I spent a highly enjoyable and intense week at Rich Mix in East London (near where i was born and brought up) on The Bureau‘s Save our Scripts programme with 13 european writers developing the seed idea of my third feature onto the page, The Interpreters.
After a resounding boost to our confidence by the the SOS team (we were told that out of >200 entries from across Europe, judged anonymously by industry professionals we were the chosen 14), we were treated to a week of tips, 1 to 1s, writing exercises, conversations and talks in between pitching and re-pitching our projects to ourselves, the team and industry guests, including screenwriters, Laurence Coriat and Joe Penhall
Favourite exercise of the week: “Show & Tell – what inspired you to write screenplays?”
In preparation for the week we were asked to bring an object, image or film clip to do a group show & tell about what motivated us to write screenplays. I brought this picture of a cheeky five year old danish girl and a silver ring that i wear on my hand that i bought when i went to the Berlinale for the first time. The two objects are connected – its too long a story for this blog post – but – i’ll certainly post it in the future. It was a great exercise to get to learn about one another and connect as a group. And for me it brought alive the theme that i bring to much of my work, including The Interpreters, which is around how to survive the tensions that arise between different cultures.
Favourite SOS tips:
Is the story on the page the story you are trying to tell and are you telling it in the most dramatic way possible?
When pitching, position the audience to help them understand the type of experience they will have – include five elements:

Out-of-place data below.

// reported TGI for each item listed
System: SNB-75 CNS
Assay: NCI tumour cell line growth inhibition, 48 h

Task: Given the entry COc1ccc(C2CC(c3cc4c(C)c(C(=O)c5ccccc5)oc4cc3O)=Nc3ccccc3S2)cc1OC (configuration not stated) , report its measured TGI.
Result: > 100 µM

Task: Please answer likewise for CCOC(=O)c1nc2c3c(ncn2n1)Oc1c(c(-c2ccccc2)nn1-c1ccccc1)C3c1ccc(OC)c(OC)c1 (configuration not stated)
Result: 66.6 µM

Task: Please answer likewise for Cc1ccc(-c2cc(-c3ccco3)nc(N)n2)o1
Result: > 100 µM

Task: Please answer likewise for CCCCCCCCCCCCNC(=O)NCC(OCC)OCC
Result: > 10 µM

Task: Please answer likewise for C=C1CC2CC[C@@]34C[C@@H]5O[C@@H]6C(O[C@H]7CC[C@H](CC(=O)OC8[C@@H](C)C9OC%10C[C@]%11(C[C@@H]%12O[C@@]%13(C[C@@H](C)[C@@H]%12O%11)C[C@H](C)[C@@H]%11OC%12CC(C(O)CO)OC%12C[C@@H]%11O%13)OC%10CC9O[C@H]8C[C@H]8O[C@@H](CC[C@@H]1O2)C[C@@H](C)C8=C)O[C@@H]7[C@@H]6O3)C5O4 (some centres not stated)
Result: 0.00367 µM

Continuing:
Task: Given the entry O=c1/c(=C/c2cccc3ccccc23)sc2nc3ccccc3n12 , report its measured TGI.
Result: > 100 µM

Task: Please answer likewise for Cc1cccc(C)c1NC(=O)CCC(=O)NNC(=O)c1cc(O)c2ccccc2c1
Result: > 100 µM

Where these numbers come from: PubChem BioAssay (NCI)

- central theme or conflict
- the tone/ genre (and if its a comedy, make it funny)
- the timeframe of the story (and link it to the plot)
- who’s point of view is it told from
- structure (is it told linearly or non-linearly)
“After you’ve done the ‘vomit’ draft, hide the story in your next draft”
“Use the city as character”
“Don’t have a McKee conversation with execs (ie don’t say at the midpoint this happens and end of act two blahhhh)”
“Keep your sources of inspiration close, go back to them to solve problems”
“Study screenplays like homework, study their language and construction”
“Good writing is like cricket – when you hit a ball – it travels – to filmmakers, audiences, worldwide”
“what’s in your writer’s stewpot – how are you going to assemble your recipe”
“writing a film is like a puzzle – you gotta start it, continue it and finish it”
“reveal the character by putting them in different situations with different people”
At the end of a long week I was clear about the theme of my film and my main character which put me in a more comfortable position to commit to a story and plot.
We’re all now in the midst of writing a 10-15 page treatment or 30 page treatment or first draft script for Friday the 13th May ahead of 1 to 1 mentoring over skype and a final document for the 10th June 2011. Six of us will then go on to a second week in Paris to progress a script.
Related Links and resources:
- Tristan Goligher’s (SOS Programme Director) Blog
- Creative Screenwriting Podcasts
- Alternative Scriptwriting, Successfully Breaking the Rules by Ken Dancyger & Jeff Rush
- The 21st Century Screenplay, A Comprehensive Guide to Writing Tomorrow’s Films by Linda Aronson
- Smoking in Bed: Conversations with Bruce Robinson
- Drew’s Scriptorama (Scripts for download)